FIG. 3a shows the circuit diagram of a second embodiment of the circuit 16 for measuring the induced voltage Ui. The components 18, 20, 20a, 21, 22, 22a, 22b, 24, 231 and 232 of the illustrated circuit are identical to the components denoted by the same references in FIG. 3, and operate in the same way.

The signal ∝愈a present at the junction between the resistors 231 and 232 is applied to the non-inverting input of an amplifier 233'. Two resistors 234' and 235' are connected in series between the gate 20a and the output of the amplifier 233'. The junction between those two resistors is connected to the inverting input of the amplifier 233'. The output of the amplifier 233' is connected to the non-inverting input of an amplifier 25' whose inverting input is connected to the output of the voltage generator 24. In this case, the output of the amplifier 25' forms the output 16e of the measuring circuit 16.

The resistors 234' and 235' are such that the output of the amplifier 233' produces a voltage equal to (∝愈a -Ub). The amplifier 25' compares the voltage to the voltage β' supplied by the generator 24. The output of the amplifier 25' produces the signal P, going to state "1": when the voltage (∝愈a -Ub) becomes higher than the voltage β', that is to say, again when the voltage Ui induced in the winding by the rotary movement of the rotor becomes higher than the threshold voltage Uis.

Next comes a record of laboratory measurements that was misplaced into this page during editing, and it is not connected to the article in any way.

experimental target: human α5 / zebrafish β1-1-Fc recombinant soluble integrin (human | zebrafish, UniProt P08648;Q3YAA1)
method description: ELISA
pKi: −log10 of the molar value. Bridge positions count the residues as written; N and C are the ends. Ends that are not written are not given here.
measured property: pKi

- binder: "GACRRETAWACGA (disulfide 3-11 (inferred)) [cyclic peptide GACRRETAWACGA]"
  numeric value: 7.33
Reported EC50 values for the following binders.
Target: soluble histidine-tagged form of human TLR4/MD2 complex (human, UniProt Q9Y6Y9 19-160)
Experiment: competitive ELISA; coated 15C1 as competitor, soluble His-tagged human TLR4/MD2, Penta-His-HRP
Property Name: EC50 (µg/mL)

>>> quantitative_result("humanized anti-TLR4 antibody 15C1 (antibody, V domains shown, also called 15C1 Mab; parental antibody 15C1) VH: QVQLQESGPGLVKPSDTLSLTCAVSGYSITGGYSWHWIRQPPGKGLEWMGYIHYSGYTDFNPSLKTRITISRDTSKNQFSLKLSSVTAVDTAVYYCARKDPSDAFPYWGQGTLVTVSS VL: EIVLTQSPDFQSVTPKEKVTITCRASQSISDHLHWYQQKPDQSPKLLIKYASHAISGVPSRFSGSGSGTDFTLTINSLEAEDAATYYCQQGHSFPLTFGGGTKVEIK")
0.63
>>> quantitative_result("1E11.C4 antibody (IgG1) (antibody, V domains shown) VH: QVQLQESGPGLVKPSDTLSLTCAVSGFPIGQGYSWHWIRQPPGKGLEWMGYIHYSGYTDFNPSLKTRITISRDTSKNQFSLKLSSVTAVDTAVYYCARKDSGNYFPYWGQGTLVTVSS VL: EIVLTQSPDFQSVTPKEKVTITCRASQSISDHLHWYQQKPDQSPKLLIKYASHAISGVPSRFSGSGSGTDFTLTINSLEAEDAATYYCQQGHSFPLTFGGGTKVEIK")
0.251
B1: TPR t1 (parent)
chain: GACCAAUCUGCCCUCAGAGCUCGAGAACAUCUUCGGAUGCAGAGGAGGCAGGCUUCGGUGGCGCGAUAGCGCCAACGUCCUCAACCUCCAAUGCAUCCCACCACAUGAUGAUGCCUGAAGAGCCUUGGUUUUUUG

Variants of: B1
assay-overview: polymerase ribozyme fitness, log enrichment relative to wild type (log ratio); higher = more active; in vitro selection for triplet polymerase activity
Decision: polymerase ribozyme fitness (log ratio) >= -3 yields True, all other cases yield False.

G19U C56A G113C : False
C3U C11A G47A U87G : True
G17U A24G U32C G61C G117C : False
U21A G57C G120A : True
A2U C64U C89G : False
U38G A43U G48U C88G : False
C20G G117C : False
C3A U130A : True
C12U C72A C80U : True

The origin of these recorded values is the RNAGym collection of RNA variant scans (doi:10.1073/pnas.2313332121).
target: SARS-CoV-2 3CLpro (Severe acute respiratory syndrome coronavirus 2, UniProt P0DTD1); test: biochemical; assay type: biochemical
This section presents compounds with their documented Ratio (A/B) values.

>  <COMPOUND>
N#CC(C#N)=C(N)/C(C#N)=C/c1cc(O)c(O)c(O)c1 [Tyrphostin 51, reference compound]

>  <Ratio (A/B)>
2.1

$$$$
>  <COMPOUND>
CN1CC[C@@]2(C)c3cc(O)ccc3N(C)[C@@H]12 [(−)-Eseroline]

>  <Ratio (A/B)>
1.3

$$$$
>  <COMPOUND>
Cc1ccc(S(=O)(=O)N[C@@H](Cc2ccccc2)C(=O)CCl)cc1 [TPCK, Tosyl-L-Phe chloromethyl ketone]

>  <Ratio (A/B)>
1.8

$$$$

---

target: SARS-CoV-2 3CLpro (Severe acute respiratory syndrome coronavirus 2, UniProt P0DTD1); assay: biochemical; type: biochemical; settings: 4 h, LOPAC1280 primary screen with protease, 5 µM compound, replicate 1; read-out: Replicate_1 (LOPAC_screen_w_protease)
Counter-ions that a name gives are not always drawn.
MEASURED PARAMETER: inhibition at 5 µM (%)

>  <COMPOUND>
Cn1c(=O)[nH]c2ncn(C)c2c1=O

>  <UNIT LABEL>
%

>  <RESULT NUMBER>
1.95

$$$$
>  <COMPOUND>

As already pointed out above, there is no need to wait for the end of the interruption period in order to carry out the different calculation and comparison steps referred to above. The gate 20a, the flip-flop 22a and the inverter 22b may be omitted from the circuits shown in FIGS. 3 and 3a, in which case input 16a of the circuit 16 is directly connected to the inverting input of the amplifier 25 and the resistor 235' respectively. In that case, the calculation and comparison operations are therefore performed on a continuous basis on the voltage u produced in the measuring resistor by the current i flowing in the winding 11a after the beginning of the interruption period. The signal P is then produced as soon as the voltage u falls below the voltage (∝愈a -β') or as soon as the voltage (∝愈a -u) is higher than the voltage β'.